A Simple Brainfuck Interpreter


I made a simple interpreter for Brainfuck today. It was an interesting little project. There are only 8 different commands, 6 of which are trivial to implement. The problems only start when implementing [ and ].

[ And ] come in pairs, and those can be nested. When walking through the code you have to somehow know where the matching character is. There’s a variety of ways in which you can do that, but I decided to just walk through the characters before interpreting and storing the position of the matching matching bracket in a hash table.

That was it, all problems solved. Kind of. I threw a bunch of Brainfuck examples at it. This pretty printer for numbers worked great, even when passing it through this Brainfuck interpreter written in Brainfuck.

I decided to keep it all in a single function. This is what it looks like:

(defun brainfuck (input)
  (let (([] (loop for char across input
                  for i from 0
                  with result = (make-hash-table)
                  with stack = ()
                  do (case char
                       (#\[ (push i stack))
                        (setf (gethash i result) (first stack))
                        (setf (gethash (pop stack) result) i)))
                  finally (return result))))

    (loop with ip = 0                   ; the instruction pointer
          with dp = 0                   ; the data pointer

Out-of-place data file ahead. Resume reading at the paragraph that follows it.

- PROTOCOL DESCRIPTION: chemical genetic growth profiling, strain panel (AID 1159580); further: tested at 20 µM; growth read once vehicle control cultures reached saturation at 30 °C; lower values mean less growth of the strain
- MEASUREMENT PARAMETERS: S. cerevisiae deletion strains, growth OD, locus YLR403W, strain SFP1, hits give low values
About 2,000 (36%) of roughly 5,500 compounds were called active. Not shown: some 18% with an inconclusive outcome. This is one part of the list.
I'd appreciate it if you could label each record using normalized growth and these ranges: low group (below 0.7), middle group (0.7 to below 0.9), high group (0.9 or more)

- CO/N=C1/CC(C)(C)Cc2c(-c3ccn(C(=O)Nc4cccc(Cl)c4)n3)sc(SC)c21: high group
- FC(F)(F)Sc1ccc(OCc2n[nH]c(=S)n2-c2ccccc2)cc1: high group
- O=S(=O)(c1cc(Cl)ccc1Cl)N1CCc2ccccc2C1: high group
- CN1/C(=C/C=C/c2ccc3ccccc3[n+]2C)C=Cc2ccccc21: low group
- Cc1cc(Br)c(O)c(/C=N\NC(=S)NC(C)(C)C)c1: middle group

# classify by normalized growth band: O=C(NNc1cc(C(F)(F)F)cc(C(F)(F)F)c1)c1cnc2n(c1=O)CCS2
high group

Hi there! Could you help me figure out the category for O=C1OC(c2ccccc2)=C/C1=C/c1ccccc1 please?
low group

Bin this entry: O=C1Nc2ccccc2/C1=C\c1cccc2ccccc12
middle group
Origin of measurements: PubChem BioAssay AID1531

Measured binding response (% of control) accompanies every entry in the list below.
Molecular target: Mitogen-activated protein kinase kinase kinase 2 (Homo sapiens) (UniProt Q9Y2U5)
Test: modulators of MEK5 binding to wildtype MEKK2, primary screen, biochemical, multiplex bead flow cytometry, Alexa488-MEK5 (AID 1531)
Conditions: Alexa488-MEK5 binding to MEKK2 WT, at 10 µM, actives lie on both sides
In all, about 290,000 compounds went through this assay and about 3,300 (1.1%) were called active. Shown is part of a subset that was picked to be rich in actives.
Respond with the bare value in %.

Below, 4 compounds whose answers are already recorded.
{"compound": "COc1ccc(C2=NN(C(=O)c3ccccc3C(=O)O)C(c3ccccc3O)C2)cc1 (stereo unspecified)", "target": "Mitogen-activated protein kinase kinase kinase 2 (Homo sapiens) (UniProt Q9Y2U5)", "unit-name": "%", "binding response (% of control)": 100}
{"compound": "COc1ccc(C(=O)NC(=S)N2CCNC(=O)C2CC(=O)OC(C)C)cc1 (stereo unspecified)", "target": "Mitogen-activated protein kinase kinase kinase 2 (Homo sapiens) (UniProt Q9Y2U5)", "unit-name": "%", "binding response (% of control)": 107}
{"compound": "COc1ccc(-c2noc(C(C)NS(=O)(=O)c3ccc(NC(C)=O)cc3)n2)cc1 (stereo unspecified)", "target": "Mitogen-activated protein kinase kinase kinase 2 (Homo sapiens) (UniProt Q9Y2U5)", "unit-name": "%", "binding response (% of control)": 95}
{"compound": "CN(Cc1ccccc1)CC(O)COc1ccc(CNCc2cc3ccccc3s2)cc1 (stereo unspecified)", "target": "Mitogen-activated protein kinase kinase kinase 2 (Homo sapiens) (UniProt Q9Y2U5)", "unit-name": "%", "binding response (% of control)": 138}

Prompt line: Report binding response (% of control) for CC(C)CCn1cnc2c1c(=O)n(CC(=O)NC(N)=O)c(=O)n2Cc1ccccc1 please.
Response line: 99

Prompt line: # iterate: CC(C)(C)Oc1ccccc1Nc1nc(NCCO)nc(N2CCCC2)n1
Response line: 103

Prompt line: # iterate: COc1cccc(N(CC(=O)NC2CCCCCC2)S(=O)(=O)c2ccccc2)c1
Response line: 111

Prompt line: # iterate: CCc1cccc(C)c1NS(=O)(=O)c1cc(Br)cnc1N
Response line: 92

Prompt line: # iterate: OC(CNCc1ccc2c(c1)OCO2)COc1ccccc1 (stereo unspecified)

with data = (make-array 30000 :element-type 'integer
                                        :initial-element 0)
          for char = (if (< ip (length input))
                         (char input ip)
                         (return (values)))
          do (symbol-macrolet ((value (elt data dp)))
               (case char
                 (#\> (incf dp))
                 (#\< (decf dp))

                 (#\+ (incf value))
                 (#\- (decf value))

                 (#\. (princ (code-char value)))
                 (#\, (setf value (char-code (read-char))))

                 (#\[ (when (zerop value)
                        (setf ip (gethash ip []))))
                 (#\] (unless (zerop value)
                        (setf ip (gethash ip []))))
                 (t (values))))
             (incf ip))))

(Calling the hashmap with [] positions “[]” gave me some problems, with Paredit jumping to after the next ) when pressing ].)

Found a problem? Have a question? Shoot me an email.